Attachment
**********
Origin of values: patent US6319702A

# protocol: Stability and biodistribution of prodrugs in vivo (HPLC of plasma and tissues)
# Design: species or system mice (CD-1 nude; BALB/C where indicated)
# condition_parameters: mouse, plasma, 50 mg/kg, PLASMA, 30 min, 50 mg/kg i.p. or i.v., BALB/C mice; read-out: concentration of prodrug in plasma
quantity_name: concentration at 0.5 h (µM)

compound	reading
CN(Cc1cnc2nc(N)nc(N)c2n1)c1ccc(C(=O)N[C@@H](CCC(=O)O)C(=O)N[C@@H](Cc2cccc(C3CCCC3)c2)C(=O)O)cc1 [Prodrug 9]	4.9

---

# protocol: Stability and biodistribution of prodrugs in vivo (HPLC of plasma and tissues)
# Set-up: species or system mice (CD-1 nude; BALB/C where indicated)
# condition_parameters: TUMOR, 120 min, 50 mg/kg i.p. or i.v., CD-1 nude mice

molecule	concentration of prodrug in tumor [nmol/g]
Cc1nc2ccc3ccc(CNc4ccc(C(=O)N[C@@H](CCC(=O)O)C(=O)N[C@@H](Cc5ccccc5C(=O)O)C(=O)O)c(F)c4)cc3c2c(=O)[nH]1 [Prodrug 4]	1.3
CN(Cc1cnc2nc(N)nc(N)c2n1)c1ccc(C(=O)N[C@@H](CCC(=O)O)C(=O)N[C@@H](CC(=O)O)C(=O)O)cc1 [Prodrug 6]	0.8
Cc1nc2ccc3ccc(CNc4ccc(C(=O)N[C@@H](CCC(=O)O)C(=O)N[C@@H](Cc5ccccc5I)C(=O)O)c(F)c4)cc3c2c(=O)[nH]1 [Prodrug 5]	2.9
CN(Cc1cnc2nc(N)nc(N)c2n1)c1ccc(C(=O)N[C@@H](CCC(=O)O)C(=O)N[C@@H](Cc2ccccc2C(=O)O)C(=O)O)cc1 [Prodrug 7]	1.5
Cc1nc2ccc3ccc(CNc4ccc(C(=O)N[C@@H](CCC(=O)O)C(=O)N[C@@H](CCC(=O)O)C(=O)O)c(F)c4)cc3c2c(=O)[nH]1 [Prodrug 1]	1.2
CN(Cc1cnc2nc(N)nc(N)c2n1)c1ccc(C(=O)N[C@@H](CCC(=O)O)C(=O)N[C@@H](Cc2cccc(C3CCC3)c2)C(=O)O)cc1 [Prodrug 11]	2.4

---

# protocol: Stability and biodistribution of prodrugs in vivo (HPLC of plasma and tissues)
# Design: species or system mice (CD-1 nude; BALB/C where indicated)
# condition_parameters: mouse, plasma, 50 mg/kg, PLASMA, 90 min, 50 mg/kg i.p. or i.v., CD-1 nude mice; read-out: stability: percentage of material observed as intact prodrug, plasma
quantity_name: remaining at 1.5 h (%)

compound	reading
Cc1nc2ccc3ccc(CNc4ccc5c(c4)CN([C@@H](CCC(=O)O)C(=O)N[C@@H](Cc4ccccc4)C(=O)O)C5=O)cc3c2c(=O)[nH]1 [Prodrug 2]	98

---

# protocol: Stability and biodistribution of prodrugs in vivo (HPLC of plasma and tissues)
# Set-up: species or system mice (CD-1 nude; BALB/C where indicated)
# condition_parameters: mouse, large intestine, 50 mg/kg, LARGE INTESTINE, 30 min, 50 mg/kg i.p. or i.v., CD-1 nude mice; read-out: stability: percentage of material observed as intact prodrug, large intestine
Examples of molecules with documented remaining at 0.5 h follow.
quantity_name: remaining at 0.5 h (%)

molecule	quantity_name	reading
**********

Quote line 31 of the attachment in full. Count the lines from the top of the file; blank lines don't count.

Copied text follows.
quantity_name: remaining at 0.5 h (%)